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Hoffmann, R. A wiki for the life sciences where authorship matters. Nature Genetics (2008)

Antinociceptive effects of ginsenosides injected intracerebroventricularly or intrathecally in substance P-induced pain model.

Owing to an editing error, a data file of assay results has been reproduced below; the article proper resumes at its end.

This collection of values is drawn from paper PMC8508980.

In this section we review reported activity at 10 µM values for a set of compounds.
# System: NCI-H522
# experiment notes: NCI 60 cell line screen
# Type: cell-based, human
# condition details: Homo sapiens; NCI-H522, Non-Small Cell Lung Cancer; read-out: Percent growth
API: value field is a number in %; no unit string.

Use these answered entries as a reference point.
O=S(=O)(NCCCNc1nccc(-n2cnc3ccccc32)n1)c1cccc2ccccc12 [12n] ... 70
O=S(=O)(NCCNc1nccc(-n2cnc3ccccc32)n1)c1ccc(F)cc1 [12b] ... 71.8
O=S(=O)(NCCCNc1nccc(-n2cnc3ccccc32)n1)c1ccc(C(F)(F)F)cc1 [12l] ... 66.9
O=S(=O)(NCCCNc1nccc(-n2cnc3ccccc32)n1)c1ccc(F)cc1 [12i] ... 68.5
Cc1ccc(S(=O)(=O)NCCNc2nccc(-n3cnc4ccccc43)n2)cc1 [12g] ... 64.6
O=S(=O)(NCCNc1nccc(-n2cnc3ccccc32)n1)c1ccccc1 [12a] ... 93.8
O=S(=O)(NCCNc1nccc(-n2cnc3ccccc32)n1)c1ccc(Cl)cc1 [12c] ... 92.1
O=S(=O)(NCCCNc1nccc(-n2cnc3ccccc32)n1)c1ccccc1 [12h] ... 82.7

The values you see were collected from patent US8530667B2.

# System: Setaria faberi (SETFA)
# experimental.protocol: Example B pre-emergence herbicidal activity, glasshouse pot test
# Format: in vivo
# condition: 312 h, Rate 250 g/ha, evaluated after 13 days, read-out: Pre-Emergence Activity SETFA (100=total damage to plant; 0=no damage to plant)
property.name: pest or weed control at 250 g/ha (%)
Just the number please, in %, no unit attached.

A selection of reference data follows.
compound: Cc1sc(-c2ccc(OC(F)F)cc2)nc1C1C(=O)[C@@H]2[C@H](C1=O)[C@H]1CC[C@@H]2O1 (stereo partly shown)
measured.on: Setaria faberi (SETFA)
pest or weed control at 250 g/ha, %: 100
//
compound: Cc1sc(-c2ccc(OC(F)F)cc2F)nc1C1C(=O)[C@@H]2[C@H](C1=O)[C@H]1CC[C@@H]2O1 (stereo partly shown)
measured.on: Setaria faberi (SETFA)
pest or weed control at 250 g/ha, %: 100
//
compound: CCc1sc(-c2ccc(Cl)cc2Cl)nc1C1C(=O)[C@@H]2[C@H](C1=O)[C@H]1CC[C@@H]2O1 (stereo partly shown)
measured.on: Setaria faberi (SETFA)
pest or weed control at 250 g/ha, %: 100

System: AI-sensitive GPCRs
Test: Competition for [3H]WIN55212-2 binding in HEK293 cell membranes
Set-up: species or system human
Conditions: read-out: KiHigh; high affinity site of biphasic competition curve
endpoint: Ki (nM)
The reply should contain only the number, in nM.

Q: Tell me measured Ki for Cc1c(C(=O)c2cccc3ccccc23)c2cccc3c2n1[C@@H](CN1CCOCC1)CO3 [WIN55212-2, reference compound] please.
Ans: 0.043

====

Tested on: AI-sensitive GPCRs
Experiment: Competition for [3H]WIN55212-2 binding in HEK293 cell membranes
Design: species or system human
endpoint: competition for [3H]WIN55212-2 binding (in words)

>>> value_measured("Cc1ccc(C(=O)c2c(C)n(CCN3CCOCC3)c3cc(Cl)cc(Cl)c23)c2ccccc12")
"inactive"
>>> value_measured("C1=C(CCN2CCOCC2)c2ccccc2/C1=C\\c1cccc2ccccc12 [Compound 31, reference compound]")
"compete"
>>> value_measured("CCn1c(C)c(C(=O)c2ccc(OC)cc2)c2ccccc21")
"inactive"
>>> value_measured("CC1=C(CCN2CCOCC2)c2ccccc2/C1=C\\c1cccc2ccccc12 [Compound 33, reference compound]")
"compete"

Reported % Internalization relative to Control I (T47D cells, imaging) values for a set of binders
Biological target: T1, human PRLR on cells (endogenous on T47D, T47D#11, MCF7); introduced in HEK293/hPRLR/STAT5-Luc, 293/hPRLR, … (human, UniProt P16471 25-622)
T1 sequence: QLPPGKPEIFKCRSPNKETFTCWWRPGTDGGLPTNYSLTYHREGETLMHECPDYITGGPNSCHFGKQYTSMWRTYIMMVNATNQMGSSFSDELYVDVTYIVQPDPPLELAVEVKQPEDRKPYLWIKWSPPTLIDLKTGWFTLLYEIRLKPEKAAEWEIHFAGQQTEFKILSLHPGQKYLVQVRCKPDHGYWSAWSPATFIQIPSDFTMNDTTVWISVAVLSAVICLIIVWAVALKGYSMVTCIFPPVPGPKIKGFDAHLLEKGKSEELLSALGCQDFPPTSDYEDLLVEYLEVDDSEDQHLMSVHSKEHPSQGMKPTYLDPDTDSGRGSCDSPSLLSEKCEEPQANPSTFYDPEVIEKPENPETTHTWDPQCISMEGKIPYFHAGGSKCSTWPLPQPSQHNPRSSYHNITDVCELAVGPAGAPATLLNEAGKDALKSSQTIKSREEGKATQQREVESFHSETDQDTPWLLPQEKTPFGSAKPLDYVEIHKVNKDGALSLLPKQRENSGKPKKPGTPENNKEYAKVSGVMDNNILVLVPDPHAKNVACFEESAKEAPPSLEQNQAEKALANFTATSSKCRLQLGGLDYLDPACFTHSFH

We have examined the effects of several ginsenosides (Rb1, Rb2, Rc, Rd, Re, Rf, Rg1 and Rg3) administered intracerebroventricularly (i.c.v.) or intrathecally (i.t.) on the nociceptive behavior induced by substance P (0.7 microg) injected i.t. Among the several ginsenosides studied, Rb2, Rc, Rd, and Re, but not Rb1, Rf, Rg1 and Rg3, treated i.c.v. (50 microg) attenuated the nociceptive behavior induced by substance P injected i.t. On the other hand, we found that i.t. treatment with 50 microg of Rb1, Rb2, Rd, or Rf effectively attenuated the nociceptive behavior induced by i.t. injected substance P. However, the i.t. treatment with the same doses of Rc, Re, Rg1 or Rg3 was not effective for antagonizing i.t. injected substance P-induced nociceptive behavior. Our results show that ginsenosides Rb2, Rc, Rd, or R2 injected supraspinally exert a antinociceptive effect in the substance P-induced pain model. Furthermore, Rb1, Rb2, Rd, or Rf treated spinally produce antinociception in the substance P-induced pain model.[1]


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